By Natalya Jones
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The band's label, Vernon Yard Recordings, dropped Low later that year but released a remix album titled Owl in 1998. As Sparhawk explains, the record was produced "with our approval but not with any of our involvement." Turning Low's majestic hymns into dance trinkets is virtually a thankless task: Bronski Beat's Jimmy Somerville has his way with "Words," spinning it into a confectionary bauble, while Tranquility Bass gussies up "Over the Ocean" with hip-hopperies and horns.
When the band resurfaced on Chicago indie label Krankythat same year with Songs For a Dead Pilot, Low took even more liberties with its formula. Adding judicious strokes of keyboards and strings, the band retained its powerful impact while expanding its palette. "Be There" is as icy as cracked water pipes in December, with an edgy sense of foreboding. Maybe northern Minnesota influences the chilly music and accounts for Low's economy of means? "We grew up there," Sparhawk says. "We don't know any different. But it is a pretty long, gray, brutal winter. We usually get ten days in a row that are 20 below zero."
Secret Name from 1999 (again recorded with Albini) relies on strings for emotional drama once more, with the delicate "Two-Step" and Parker's heartbreaking "Weight of Water" ascending to the top of the band's canon of greats. Last winter Sparhawk and Parker played their trump card: Christmas, a seasonal gift containing faithful takes on "Silent Night" and the like as well as some heartfelt originals. They also dropped their guard, lyrically speaking. Whereas "Two-Step" began with the puzzling line, "And the light burns your skin/In a language you don't understand," the band swung to the opposite direction for Yuletide. "We are musically very naked," Sparhawk explains, "but we aren't really about opening our souls." Until Christmas, that is.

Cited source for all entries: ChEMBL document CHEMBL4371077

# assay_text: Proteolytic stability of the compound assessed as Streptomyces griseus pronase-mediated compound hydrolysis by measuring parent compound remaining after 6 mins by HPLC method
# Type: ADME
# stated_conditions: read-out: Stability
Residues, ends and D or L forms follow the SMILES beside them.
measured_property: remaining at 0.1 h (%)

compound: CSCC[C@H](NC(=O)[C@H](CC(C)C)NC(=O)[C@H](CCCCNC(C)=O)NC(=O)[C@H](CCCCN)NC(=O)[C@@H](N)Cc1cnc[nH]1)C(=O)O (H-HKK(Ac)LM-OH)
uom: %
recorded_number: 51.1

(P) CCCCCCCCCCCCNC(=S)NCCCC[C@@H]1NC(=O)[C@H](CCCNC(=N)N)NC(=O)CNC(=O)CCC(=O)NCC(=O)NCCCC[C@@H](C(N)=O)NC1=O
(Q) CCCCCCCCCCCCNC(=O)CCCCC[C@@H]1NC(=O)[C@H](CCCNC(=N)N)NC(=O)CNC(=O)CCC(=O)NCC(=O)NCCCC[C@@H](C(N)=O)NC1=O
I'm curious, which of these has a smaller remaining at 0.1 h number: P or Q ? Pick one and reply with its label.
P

Space Cadette Records
What band but Low could, without even the faintest whiff of irony, title a tune "If You Were Born Today (Song For the Little Baby Jesus)"? Sparhawk envisions the scenario thus: "They'd kill you by age eight/ Never get the chance to say/Joy to the world/ And peace on the earth." Utterly devoid of self-consciousness, the song is moving for believer and heathen alike.
"When the Christmas record came out, that kind of opened the floodgates," Sparhawk admits. "I think a lot of people find it refreshing that we call a spade a spade and say, "We're going to do some religious songs here, and it's because we mean it, you know?'
"Mormons aren't notorious for being fringe artists," Sparhawk continues. "Of course Mick Ronson from the Spiders From Mars was the one I lean toward. I know when I went to [Brigham Young University], I wanted to go see something rebellious and contrary. Unfortunately most people who go out and see shows are trying to get away from the religious part, sad as it is. There's the religious side -- you go to church and everybody's trying to be very proper, clean living and all this stuff -- and then there's the music that you go home and listen to that doesn't have anything to do with the religion. I guess there's some people in the church who are excited about the fact that we're a bridge between those two worlds.
"It's always a struggle to be honest with yourself," he concludes. "But I don't feel like I have to listen to Donny and Marie to be a good Mormon."
Hollis will thank him some day.